Here’s what I give my freelancer to make sure they produce topnotch main blogs:
Keywords and how often to use them
Tone of voice
Now, this is really important. I have the freelancer write in the same Google Docs file previously synced by Zapier. This file is then automatically converted into a main blog article in WordPress.
I do some edits myself and run it through a plagiarism tool to be 100% sure everything is good to go.
Why use the same Google Docs file? You ask (or let’s just say you did, eh? Let’s move on to the most time-saving step of the Zapier automation workflow.
Step 3: Make beautifully formatted, scheduled main blogs
Once your article is absolutely on point, it’s time to add it to your CMS. This means logging in to your CMS, copying the text from your document, adding the headline, checking the formatting, and then pasting it into Gutenberg.
Or, you could automate that process and have Zapier create your WordPress article from your Google Doc.
When you finish writing in Google Docs, simply move the document to the folder you selected when setting up the workflow.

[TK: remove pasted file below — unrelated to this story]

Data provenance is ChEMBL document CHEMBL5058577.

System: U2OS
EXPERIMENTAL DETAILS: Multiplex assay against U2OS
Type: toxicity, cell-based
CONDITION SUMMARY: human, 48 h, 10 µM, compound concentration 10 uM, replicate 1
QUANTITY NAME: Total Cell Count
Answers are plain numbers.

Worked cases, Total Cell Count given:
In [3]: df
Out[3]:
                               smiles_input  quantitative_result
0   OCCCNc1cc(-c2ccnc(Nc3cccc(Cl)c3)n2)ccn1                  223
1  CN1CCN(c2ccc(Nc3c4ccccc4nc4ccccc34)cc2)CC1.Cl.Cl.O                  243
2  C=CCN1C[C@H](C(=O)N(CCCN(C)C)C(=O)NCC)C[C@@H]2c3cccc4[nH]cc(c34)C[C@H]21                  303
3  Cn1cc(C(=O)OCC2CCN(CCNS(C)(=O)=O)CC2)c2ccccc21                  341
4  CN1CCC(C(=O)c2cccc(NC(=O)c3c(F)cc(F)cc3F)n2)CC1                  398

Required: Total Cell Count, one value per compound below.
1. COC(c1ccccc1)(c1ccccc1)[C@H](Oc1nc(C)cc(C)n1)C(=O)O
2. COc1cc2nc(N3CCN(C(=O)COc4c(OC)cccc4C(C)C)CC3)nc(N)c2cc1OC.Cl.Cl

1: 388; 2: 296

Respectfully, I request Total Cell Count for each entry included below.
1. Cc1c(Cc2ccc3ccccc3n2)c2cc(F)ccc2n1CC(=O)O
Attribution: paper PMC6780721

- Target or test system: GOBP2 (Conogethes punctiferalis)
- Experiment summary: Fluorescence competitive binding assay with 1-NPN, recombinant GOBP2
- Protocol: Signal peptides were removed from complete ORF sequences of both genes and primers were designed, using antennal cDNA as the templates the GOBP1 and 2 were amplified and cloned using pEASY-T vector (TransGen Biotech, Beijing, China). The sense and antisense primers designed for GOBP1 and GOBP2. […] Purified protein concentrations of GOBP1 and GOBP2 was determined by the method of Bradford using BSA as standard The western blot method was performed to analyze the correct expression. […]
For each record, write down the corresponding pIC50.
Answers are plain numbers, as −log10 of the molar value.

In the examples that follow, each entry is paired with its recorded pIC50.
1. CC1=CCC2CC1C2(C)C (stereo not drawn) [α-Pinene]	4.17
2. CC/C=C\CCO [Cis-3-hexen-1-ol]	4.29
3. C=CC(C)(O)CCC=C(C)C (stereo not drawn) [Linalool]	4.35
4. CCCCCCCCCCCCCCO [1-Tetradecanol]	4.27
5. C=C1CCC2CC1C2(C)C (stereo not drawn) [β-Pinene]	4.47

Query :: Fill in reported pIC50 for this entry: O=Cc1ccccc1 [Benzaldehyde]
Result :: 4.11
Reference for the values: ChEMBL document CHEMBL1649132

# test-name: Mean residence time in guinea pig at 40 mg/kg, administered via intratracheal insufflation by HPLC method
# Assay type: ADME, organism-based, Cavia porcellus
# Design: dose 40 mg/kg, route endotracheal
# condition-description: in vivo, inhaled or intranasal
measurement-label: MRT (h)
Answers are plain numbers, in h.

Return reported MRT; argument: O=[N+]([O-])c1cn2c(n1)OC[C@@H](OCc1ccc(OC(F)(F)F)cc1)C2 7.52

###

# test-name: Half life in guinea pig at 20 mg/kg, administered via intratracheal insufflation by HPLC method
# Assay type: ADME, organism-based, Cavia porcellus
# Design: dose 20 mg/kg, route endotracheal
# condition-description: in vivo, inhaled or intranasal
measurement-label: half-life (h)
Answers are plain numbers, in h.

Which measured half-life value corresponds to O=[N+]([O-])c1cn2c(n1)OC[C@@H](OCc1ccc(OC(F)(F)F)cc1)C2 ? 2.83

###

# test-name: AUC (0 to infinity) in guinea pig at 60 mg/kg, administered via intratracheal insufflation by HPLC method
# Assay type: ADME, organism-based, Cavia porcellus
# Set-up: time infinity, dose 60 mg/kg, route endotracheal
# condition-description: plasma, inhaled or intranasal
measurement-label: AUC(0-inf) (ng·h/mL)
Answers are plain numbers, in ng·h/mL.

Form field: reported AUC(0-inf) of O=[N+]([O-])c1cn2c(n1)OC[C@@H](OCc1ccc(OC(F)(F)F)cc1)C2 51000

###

I add in some head-turning photos for visual appeal as well. Finally, I schedule the articles, sit back, and relax as the main blogs roll up and reel the readers in.
Automate what you can
As someone who’s worked in several SEO agencies in Denmark, a word to the wise is don’t listen to all the advice you find online. These are the things I’ve learned you have to focus on:
Create a ton of quality content that matches user intent.
Build links naturally, and do it right.
Stick to your schedule.
Automate what you can.
I was off to a rocky start until I got into automating my workflow. Menial tasks like transferring files from one app to another are no longer a concern. I organize a pile of ideas with a click of a button, double the work I do within the same timeframe, and replicate (or even grow) that success every single day. I’m well on my way to publishing 200 quality main blog articles by the end of 2021. That’s just within my first year of main blogging!
Once you automate your workflow, you can focus your energy on other important stuff like reading Zapier main blog articles all day long.
Don’t feel pressured to do things the same way as I do. I use Zapier because the integrations I use are free, and no coding is required. But there are tons of routes you can take when it comes to automation—it all depends on what works for you.
Keep hustling and remember: if I can do it, so can you.
This was a guest article from Jakob Staudal, finder of jakobstaudal.com. Want to see your work on the Zapier main blog? Check out our guidelines and get in touch.